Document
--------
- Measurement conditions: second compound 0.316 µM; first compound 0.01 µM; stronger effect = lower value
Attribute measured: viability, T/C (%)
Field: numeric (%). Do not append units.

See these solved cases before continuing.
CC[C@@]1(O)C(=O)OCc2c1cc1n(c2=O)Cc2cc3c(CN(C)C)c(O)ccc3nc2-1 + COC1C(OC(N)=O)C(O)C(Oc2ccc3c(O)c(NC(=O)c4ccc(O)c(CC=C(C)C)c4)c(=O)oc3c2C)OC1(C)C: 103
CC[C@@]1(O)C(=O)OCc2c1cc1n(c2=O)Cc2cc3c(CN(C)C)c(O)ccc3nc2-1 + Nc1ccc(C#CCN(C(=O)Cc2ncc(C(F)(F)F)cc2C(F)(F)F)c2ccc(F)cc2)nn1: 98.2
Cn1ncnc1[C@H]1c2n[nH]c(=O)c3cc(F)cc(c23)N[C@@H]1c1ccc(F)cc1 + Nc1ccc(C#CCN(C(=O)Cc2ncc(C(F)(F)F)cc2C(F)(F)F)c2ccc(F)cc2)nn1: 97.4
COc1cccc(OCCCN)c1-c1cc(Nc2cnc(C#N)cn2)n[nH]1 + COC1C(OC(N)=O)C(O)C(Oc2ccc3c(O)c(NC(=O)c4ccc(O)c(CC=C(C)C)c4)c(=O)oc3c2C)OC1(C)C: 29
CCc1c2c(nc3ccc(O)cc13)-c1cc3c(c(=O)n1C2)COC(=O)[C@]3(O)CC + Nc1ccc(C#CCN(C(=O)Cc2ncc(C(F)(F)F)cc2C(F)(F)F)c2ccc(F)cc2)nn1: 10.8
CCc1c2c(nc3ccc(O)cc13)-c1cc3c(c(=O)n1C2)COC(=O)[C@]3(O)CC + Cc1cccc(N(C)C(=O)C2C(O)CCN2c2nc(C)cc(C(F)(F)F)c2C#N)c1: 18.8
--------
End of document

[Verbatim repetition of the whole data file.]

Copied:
- Measurement conditions: second compound 0.316 µM; first compound 0.01 µM; stronger effect = lower value
Attribute measured: viability, T/C (%)
Field: numeric (%). Do not append units.

See these solved cases before continuing.
CC[C@@]1(O)C(=O)OCc2c1cc1n(c2=O)Cc2cc3c(CN(C)C)c(O)ccc3nc2-1 + COC1C(OC(N)=O)C(O)C(Oc2ccc3c(O)c(NC(=O)c4ccc(O)c(CC=C(C)C)c4)c(=O)oc3c2C)OC1(C)C: 103
CC[C@@]1(O)C(=O)OCc2c1cc1n(c2=O)Cc2cc3c(CN(C)C)c(O)ccc3nc2-1 + Nc1ccc(C#CCN(C(=O)Cc2ncc(C(F)(F)F)cc2C(F)(F)F)c2ccc(F)cc2)nn1: 98.2
Cn1ncnc1[C@H]1c2n[nH]c(=O)c3cc(F)cc(c23)N[C@@H]1c1ccc(F)cc1 + Nc1ccc(C#CCN(C(=O)Cc2ncc(C(F)(F)F)cc2C(F)(F)F)c2ccc(F)cc2)nn1: 97.4
COc1cccc(OCCCN)c1-c1cc(Nc2cnc(C#N)cn2)n[nH]1 + COC1C(OC(N)=O)C(O)C(Oc2ccc3c(O)c(NC(=O)c4ccc(O)c(CC=C(C)C)c4)c(=O)oc3c2C)OC1(C)C: 29
CCc1c2c(nc3ccc(O)cc13)-c1cc3c(c(=O)n1C2)COC(=O)[C@]3(O)CC + Nc1ccc(C#CCN(C(=O)Cc2ncc(C(F)(F)F)cc2C(F)(F)F)c2ccc(F)cc2)nn1: 10.8
CCc1c2c(nc3ccc(O)cc13)-c1cc3c(c(=O)n1C2)COC(=O)[C@]3(O)CC + Cc1cccc(N(C)C(=O)C2C(O)CCN2c2nc(C)cc(C(F)(F)F)c2C#N)c1: 18.8